It is normal to feel anxious every now and then, mainly when your life is stressful. However, excessive, ongoing anxiety and worry that are hard to control and interfere with day-to-day activities might be a sign of generalized anxiety disorder.

There is the possibility of developing a generalized anxiety disorder as a child or an adult. Generalized anxiety disorder has symptoms that are similar to panic disorder, obsessive-compulsive disorder, and other kinds of anxiety, but they are all different conditions.

Living with a generalized anxiety disorder could be a long-term challenge. In many cases, it happens along with other anxiety or mood disorders. In the majority of cases, generalized anxiety disorder improves with psychotherapy or medications. Making lifestyle changes, learning coping skills, and using relaxation techniques also could help.

What is Generalized Anxiety Disorder?


Generalized anxiety disorder symptoms could vary. They may include:

  • Persistent worrying or anxiety about a number of regions that are out of proportion to the impact of the events
  • Overthinking plans and solutions to all potential worst-case outcomes
  • Perceiving situations and events as threats, even when they are not
  • Trouble handling uncertainty
  • Indecisiveness and fear of making a wrong decision
  • Inability to put aside or let go of a worry
  • Inability to relax, feeling restless, and feeling keyed up or on the edge
  • Trouble concentrating, or the feeling that your mind “goes blank”

Physical signs and symptoms might include:

  • Fatigue
  • Trouble sleeping
  • Muscle tension or muscle aches
  • Trembling, feeling twitchy
  • Nervousness or being easily startled
  • Sweating
  • Nausea, diarrhea, or irritable bowel syndrome
  • Irritability

Generalized Anxiety Disorder

There might be times when your worries do not completely consume you, but you still feel anxious even when there is no apparent reason. For example, you might feel intense worry about your safety or that of your loved ones, or you may have a general sense that something bad is about to happen.

Your anxiety, worry, or physical symptoms cause you considerable distress in social, work, or other areas of your life. Worries could shift from one concern to another and may change with time and age.

Symptoms in children and teenagers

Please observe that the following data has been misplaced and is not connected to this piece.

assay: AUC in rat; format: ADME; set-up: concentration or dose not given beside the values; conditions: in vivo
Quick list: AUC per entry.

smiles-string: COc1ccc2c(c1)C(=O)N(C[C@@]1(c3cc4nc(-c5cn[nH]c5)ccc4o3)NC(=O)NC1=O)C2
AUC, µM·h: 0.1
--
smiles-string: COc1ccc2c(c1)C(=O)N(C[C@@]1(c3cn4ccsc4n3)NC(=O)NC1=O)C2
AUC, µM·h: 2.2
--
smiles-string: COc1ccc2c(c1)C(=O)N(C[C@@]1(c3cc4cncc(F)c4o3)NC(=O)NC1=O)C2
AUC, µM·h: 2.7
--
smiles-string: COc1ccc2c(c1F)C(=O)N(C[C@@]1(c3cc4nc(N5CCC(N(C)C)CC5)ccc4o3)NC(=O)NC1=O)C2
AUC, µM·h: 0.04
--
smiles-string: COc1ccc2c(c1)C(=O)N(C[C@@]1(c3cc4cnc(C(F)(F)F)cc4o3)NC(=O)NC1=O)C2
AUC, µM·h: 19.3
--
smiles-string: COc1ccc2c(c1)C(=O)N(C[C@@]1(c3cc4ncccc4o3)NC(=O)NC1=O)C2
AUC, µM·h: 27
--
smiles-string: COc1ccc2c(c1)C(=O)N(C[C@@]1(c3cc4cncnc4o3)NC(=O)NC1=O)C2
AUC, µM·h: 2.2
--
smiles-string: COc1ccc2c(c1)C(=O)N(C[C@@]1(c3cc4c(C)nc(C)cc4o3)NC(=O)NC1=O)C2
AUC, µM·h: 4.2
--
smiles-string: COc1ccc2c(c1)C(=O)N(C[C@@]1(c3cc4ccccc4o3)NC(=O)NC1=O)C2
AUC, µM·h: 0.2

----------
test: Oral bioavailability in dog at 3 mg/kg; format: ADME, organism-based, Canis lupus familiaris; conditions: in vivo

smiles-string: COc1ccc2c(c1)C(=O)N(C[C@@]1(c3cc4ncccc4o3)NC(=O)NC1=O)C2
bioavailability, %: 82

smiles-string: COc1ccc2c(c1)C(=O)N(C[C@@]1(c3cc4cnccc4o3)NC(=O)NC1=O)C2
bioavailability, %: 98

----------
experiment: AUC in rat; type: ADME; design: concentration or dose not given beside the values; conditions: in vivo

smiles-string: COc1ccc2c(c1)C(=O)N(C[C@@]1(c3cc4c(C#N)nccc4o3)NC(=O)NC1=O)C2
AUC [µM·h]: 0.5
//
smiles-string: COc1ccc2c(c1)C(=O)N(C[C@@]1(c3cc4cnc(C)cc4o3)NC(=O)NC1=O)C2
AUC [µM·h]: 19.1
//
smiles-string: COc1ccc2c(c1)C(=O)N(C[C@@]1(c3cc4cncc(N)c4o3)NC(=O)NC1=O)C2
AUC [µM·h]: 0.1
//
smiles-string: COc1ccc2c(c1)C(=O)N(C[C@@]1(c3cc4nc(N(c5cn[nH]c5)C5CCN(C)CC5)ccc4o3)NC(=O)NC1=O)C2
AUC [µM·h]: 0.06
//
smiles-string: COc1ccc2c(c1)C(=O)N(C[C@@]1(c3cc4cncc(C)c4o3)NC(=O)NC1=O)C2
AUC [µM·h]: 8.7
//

Children and teenagers might have similar worries to adults, but also may have excessive worries about:

  • Performance at school or sporting events
  • Family members’ safety
  • Being on time (punctuality)
  • Earthquakes, nuclear war, or other catastrophic events

A child or teen with excessive worry might:

  • Feel overly anxious to fit in
  • Be a perfectionist
  • Redo tasks because they are not perfect the first time
  • Spend excessive time doing homework
  • Lack confidence
  • Strive for approval
  • Require a lot of reassurance about performance
  • Have frequent stomach aches or other physical complaints
  • Avoid going to school or avoid social situations

Generalized Anxiety Disorder Symptoms


Some anxiety is normal, but check with your doctor if:

  • You feel like you are worrying too much, and it is interfering with your work, relationships, or other parts of your life
  • You feel depressed or irritable, have trouble with drinking or drugs, or you have other mental health issues along with anxiety
  • If you have suicidal thoughts or behaviors — seek emergency treatment promptly

Your worries are unlikely to simply go away on their own, and they might actually get worse over time. Try to seek professional help before your anxiety becomes severe — it might be easier to treat early on.


As with many mental health conditions, the cause of generalized anxiety disorder likely arises from a complex interaction of biological and environmental factors, which might include:

  • Differences in brain chemistry and function
  • Genetics
  • Differences in the way threats are perceived
  • Development and personality


Women are diagnosed with generalized anxiety disorder somewhat more frequently than men. The following factors might increase the risk of developing generalized anxiety disorder:

  • Personality – A person whose temperament is timid or negative or who avoids anything dangerous might be more prone to generalized anxiety disorder than others.
  • Genetics – Generalized anxiety disorder might run in families.
  • Experiences – People with a generalized anxiety disorder might have a history of significant life changes, traumatic, or negative experiences during childhood, or a recent traumatic or negative event. Chronic medical illnesses or other mental health disorders might increase the risk.


Having generalized anxiety disorder could be disabling. It could: